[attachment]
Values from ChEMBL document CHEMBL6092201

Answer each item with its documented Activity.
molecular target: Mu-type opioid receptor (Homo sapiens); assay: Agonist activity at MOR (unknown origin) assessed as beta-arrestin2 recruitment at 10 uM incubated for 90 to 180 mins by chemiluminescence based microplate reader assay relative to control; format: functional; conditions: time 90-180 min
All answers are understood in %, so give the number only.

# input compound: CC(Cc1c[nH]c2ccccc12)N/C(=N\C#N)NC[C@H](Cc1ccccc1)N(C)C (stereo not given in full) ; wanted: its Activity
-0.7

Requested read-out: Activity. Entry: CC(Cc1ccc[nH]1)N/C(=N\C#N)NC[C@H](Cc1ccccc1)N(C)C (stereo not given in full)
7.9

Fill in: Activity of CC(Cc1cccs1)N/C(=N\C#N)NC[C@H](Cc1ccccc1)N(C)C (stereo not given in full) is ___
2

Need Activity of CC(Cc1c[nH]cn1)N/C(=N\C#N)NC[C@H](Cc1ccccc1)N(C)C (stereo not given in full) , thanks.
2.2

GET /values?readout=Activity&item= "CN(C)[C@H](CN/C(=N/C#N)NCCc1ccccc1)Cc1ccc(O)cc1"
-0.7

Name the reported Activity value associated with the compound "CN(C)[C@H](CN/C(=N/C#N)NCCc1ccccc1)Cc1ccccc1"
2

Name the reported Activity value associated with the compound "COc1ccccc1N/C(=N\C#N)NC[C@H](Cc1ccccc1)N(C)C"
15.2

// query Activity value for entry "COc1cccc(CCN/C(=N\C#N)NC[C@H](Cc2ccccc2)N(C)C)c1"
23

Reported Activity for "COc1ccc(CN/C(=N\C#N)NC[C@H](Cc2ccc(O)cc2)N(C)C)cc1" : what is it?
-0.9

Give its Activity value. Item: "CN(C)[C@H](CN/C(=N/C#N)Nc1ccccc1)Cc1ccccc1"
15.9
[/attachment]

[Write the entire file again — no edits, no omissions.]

Values from ChEMBL document CHEMBL6092201

Answer each item with its documented Activity.
molecular target: Mu-type opioid receptor (Homo sapiens); assay: Agonist activity at MOR (unknown origin) assessed as beta-arrestin2 recruitment at 10 uM incubated for 90 to 180 mins by chemiluminescence based microplate reader assay relative to control; format: functional; conditions: time 90-180 min
All answers are understood in %, so give the number only.

# input compound: CC(Cc1c[nH]c2ccccc12)N/C(=N\C#N)NC[C@H](Cc1ccccc1)N(C)C (stereo not given in full) ; wanted: its Activity
-0.7

Requested read-out: Activity. Entry: CC(Cc1ccc[nH]1)N/C(=N\C#N)NC[C@H](Cc1ccccc1)N(C)C (stereo not given in full)
7.9

Fill in: Activity of CC(Cc1cccs1)N/C(=N\C#N)NC[C@H](Cc1ccccc1)N(C)C (stereo not given in full) is ___
2

Need Activity of CC(Cc1c[nH]cn1)N/C(=N\C#N)NC[C@H](Cc1ccccc1)N(C)C (stereo not given in full) , thanks.
2.2

GET /values?readout=Activity&item= "CN(C)[C@H](CN/C(=N/C#N)NCCc1ccccc1)Cc1ccc(O)cc1"
-0.7

Name the reported Activity value associated with the compound "CN(C)[C@H](CN/C(=N/C#N)NCCc1ccccc1)Cc1ccccc1"
2

Name the reported Activity value associated with the compound "COc1ccccc1N/C(=N\C#N)NC[C@H](Cc1ccccc1)N(C)C"
15.2

// query Activity value for entry "COc1cccc(CCN/C(=N\C#N)NC[C@H](Cc2ccccc2)N(C)C)c1"
23

Reported Activity for "COc1ccc(CN/C(=N\C#N)NC[C@H](Cc2ccc(O)cc2)N(C)C)cc1" : what is it?
-0.9

Give its Activity value. Item: "CN(C)[C@H](CN/C(=N/C#N)Nc1ccccc1)Cc1ccccc1"
15.9